Disruptive Technologies and Small New Markets
HBR, Disruptive Technologies: Catching the Wave by Joseph L. Bower and Clayton M. Christensen, explains why historically companies prefer investing on sustaining technologies versus disruptive technologies, which can make their business fail in times that markets are constantly changing, and offers alternatives to companies to avoid this scenario of failure. This article from the Harvard Business Review was written back in 1995, and even though you may think that companies would have learned from past mistakes, currently in 2009, they still making the same mistake. But why?
Earlier in the article the authors explained that one of the main reasons of this failure is because companies stay close to their customers. They usually ask their customers if they want this new technology to find out the size of the market and if this new product will bring profits to the company. But why is this wrong, after all according to late strategies in business, they should be listening to their customers? For example, according to The Cluetrain Manifesto by Levine, Locke, Searls and Winberger, companies need to engage in old market models in which customers talk about a product and offer their opinion about it, and most importantly, companies will listen. Why is this model of listening to the customers not working for established businesses dealing with disruptive technologies?
One of the main reasons is that most of their mainstream customers only want a product with high performance and not a new product, which only appeals to small or emerging markets. However, later when the disruptive technologies become successful in these new markets, then those mainstream customers want that technology that they initially rejected. This brings me back to The Cluetrain Manifesto in which it states that the power of word of mouth is very powerful and that is why companies need to listen to the customers. In the case of establish companies dealing with disruptive technologies, they have only listened to mainstream customers. But why?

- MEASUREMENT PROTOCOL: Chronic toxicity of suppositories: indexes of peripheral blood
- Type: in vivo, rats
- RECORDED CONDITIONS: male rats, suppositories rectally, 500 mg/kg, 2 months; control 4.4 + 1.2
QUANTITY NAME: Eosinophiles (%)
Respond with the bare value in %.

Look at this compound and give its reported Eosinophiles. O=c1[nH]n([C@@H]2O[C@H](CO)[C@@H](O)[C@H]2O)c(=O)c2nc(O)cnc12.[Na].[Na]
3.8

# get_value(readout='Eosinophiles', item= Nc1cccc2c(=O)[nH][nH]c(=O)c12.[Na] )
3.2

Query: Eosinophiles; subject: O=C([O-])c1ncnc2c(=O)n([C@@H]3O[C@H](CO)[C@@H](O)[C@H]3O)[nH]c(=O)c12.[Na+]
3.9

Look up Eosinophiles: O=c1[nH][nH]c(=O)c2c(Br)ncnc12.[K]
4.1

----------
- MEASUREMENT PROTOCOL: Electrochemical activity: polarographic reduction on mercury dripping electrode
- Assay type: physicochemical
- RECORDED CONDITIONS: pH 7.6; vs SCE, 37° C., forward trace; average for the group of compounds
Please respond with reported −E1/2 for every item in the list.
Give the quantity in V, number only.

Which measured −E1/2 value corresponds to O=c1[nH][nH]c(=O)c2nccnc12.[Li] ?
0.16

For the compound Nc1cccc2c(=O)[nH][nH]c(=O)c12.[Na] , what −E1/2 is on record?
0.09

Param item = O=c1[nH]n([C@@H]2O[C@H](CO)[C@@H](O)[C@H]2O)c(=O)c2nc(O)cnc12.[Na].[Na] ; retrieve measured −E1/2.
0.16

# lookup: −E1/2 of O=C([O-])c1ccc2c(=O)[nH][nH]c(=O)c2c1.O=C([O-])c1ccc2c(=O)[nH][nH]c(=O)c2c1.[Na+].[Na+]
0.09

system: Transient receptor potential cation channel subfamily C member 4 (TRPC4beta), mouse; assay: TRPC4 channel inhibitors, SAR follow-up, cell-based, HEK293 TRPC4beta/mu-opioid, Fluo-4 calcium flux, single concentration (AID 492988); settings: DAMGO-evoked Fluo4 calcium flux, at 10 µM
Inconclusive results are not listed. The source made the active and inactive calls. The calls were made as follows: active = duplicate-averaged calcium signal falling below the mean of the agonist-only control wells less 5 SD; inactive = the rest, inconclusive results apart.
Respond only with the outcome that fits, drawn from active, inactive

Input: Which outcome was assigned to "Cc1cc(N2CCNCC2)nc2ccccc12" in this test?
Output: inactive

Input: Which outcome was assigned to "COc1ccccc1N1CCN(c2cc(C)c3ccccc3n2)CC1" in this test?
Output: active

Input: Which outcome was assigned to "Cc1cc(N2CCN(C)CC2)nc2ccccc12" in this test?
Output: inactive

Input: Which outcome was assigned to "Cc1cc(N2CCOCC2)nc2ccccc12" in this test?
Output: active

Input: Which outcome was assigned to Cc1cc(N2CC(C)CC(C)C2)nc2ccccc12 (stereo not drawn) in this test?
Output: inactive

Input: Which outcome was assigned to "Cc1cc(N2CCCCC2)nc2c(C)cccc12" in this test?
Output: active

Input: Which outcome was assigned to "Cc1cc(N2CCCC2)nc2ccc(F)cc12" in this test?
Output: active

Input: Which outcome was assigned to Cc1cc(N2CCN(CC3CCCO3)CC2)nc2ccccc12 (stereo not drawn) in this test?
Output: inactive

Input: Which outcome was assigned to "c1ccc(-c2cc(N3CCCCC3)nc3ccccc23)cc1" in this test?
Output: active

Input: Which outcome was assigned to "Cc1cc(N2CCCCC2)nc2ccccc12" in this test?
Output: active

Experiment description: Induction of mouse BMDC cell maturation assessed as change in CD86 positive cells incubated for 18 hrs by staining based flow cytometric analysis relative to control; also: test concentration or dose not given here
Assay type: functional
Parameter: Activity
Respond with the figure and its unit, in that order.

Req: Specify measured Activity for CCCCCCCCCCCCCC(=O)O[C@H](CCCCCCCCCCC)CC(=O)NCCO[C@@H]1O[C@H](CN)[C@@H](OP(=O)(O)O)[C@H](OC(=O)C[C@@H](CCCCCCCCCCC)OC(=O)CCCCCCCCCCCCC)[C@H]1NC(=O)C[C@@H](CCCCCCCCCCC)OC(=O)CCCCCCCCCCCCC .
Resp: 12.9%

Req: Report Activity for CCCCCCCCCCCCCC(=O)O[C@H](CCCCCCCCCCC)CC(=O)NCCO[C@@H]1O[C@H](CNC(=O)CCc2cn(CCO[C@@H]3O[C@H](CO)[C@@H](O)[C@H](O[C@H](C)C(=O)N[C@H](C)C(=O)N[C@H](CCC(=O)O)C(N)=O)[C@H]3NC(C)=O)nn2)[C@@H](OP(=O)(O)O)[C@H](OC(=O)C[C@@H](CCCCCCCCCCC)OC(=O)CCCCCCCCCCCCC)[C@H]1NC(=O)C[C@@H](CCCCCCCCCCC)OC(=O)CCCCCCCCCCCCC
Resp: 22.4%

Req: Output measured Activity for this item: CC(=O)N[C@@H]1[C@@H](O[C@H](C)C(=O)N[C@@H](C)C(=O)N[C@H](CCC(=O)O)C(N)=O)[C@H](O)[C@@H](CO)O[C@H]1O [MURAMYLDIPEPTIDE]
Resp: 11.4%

Some of the reasons besides bureaucracy, arrogance, poor planning and short-term investments are the company’s revenue and cost structure, “Generally disruptive technologies look financially unattractive.” However, there are alternatives that these companies can use like going down-market and accept lower profit margins from the emerging markets or after these companies have spotted this new disruptive technology, they need to create an organization within the company that is completely independent from the mainstream business, so that they can build up the market. One good example of failure as a result of ignoring a disruptive technology with a small market was the American automobile industry. They decided to ignore the green technology perhaps because it was financially unattractive, after all the market for cars with green technology was very small ten years ago, but as we learned more about global warming and green technology this market grew. In this case the American companies paid more attention to the sustaining technology and ignore the new disruptive technology. The mistake they made was not to pay any attention to the small new market.
Currently, there are many potential small markets out there and established companies need to pay more attention to them. They need to think out of the box, they need to realize that just because they won’t make huge profits at first it doesn’t mean that later their profits won’t increase, they need to remember that any new technology once is tried and successful in a small market then the power of the word of mouth will take care of the mainstream market. So far it has been proven to be the case.
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